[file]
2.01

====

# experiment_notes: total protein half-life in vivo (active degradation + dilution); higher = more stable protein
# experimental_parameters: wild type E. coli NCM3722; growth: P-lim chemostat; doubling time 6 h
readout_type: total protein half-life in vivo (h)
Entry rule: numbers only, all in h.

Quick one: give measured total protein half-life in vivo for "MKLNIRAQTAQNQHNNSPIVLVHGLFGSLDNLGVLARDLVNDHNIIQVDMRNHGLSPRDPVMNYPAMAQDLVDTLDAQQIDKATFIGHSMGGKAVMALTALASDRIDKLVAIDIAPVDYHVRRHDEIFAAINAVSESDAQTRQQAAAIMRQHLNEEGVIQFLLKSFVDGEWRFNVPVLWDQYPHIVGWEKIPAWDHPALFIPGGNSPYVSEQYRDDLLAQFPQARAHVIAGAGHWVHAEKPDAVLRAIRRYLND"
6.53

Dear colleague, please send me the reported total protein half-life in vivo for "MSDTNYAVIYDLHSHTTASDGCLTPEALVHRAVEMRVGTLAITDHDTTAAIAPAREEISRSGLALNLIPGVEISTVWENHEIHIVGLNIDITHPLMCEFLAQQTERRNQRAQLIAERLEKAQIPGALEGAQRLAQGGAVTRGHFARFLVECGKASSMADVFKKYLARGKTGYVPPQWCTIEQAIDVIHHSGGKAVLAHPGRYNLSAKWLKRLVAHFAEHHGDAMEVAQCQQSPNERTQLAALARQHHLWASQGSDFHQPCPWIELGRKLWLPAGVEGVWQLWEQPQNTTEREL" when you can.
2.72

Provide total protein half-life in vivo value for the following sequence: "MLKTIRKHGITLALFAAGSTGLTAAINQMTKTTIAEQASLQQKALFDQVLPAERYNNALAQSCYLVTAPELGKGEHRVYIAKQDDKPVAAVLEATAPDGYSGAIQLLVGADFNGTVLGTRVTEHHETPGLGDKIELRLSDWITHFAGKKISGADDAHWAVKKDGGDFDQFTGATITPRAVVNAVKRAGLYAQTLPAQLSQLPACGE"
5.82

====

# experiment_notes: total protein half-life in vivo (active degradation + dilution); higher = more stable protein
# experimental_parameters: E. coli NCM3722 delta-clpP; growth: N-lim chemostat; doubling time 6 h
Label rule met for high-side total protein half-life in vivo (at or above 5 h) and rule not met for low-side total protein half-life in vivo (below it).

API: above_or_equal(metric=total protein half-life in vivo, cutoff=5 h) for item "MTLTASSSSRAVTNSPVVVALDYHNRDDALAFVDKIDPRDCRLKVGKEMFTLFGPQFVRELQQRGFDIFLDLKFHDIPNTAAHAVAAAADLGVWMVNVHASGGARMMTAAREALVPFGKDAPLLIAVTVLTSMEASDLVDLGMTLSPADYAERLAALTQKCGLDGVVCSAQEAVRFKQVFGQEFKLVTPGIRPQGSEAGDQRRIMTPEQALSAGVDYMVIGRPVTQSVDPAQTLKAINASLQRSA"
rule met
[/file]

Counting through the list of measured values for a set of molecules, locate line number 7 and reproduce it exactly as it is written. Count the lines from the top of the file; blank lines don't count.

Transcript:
Quick one: give measured total protein half-life in vivo for "MKLNIRAQTAQNQHNNSPIVLVHGLFGSLDNLGVLARDLVNDHNIIQVDMRNHGLSPRDPVMNYPAMAQDLVDTLDAQQIDKATFIGHSMGGKAVMALTALASDRIDKLVAIDIAPVDYHVRRHDEIFAAINAVSESDAQTRQQAAAIMRQHLNEEGVIQFLLKSFVDGEWRFNVPVLWDQYPHIVGWEKIPAWDHPALFIPGGNSPYVSEQYRDDLLAQFPQARAHVIAGAGHWVHAEKPDAVLRAIRRYLND"